In the PCMark Work 3.0 battery test we subject all of our phones to, which simulates intensive mixed use, the Infinix Zero 5G scored a fairly mediocre 10 hours and 10 minutes.
To place that in some context, OnePlus’ Nord CE 2, with the same processor and a much smaller 4500mAh battery, scored 13 hours 28 minutes. As you can see from our comparative charts, it doesn’t stand up particularly well to its more direct rivals, either.
This seems to be a quirk with Infinix phones, as the Infinix Zero X Pro did even worse in this test.
On the positive side, Infinix packs a 33W wired charger that can get you from 0 to 54% in 30 minutes. Again, that’s something you’ll find offered with many budget rivals from Poco, Realme, and Redmi, but it’s still good to see.
Software & Apps
Perhaps the biggest weakness of the Infinix Zero 5G is its software. It runs on Android 11, but it’s the company’s custom XOS 10 UI that really grates.
From ridiculously large app folders that inexplicably take up four times the space of individual app icons, to a frankly horrible notification menu with a bizarre vertical brightness slider, it’s simply not very pleasant to use.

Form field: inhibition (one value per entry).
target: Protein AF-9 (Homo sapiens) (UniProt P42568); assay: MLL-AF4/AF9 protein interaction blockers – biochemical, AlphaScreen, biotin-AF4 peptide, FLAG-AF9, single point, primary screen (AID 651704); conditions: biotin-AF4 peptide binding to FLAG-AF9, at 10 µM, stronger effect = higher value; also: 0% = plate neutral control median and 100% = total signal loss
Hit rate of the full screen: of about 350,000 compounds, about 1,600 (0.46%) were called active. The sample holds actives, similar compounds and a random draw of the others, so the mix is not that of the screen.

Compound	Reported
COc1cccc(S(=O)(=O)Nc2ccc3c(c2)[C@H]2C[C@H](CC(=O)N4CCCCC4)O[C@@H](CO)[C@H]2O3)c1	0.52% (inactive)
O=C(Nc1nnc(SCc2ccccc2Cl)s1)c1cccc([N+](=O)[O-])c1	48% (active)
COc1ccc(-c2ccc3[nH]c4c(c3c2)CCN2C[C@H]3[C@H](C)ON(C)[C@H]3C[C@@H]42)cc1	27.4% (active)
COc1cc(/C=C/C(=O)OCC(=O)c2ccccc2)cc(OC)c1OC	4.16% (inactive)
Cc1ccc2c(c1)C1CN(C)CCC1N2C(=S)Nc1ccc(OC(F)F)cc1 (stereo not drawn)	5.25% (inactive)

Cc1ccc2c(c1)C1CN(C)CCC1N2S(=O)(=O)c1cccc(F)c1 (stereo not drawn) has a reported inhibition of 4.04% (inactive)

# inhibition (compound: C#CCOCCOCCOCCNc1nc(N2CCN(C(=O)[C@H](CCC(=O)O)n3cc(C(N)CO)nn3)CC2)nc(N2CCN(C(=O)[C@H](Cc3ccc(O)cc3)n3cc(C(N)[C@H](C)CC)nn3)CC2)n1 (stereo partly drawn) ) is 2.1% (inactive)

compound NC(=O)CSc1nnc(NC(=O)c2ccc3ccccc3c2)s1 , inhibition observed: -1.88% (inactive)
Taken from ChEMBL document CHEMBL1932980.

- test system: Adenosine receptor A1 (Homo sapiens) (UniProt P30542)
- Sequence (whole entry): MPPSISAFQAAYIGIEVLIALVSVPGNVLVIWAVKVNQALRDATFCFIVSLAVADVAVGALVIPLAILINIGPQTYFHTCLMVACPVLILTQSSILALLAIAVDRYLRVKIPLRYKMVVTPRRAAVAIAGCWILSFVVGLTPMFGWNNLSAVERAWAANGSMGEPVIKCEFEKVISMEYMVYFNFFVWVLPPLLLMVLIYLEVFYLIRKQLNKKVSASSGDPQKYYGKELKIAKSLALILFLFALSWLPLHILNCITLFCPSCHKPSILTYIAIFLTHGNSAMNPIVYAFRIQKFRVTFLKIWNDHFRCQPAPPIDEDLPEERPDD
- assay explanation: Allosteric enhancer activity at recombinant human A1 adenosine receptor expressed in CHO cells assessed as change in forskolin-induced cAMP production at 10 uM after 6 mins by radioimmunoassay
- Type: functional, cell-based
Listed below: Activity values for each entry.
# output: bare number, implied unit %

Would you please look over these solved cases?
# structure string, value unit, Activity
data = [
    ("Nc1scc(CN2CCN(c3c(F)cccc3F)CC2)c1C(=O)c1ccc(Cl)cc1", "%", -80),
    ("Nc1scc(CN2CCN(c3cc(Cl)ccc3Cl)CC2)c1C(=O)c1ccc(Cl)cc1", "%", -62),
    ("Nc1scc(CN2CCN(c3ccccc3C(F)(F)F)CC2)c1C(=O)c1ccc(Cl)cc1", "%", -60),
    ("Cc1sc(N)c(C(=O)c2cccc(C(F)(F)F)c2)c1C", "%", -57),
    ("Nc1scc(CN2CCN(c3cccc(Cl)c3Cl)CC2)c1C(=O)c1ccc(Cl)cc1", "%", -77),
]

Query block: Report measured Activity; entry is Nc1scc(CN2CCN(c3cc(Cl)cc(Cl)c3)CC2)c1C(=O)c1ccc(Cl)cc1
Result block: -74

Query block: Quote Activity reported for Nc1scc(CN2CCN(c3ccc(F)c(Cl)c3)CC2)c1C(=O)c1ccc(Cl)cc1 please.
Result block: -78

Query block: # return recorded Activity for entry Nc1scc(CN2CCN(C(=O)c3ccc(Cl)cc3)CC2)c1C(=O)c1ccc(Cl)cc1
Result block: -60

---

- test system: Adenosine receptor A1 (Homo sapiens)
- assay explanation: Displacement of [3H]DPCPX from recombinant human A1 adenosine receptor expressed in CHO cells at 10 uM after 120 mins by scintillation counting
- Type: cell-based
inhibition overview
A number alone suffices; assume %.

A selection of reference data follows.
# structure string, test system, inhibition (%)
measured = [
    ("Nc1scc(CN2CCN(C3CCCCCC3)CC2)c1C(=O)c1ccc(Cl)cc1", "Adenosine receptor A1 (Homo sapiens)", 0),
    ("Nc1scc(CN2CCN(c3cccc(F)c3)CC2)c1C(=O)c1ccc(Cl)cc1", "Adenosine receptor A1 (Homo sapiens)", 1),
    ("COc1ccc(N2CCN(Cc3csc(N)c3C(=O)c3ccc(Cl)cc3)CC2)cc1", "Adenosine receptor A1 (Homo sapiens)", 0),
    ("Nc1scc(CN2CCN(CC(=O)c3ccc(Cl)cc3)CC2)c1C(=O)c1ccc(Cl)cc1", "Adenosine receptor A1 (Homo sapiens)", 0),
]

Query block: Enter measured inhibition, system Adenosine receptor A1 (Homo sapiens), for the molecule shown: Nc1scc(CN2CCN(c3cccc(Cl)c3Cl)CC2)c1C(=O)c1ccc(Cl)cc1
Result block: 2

You can customise your home screen through a pre-installed theme store and numerous UI tweaks, but this isn’t at all uncommon at this end of the market.
Also notable is the split notification shade, which brings down your notifications from the top left and control centre widgets from the top right. Even this isn’t totally unique in the Android space, however, with Xiaomi’s MIUI doing something similar with a touch more panache.
Throw in an overabundance of preinstalled third party apps (the Boomplay free music app being one of the more egregious examples); an ugly widget and news screen to the left of the home screen in place of Google Feed; and glaring feature admissions like the aforementioned lack of any alternative display modes, and you have one of the lesser lights of the custom Android UI scene.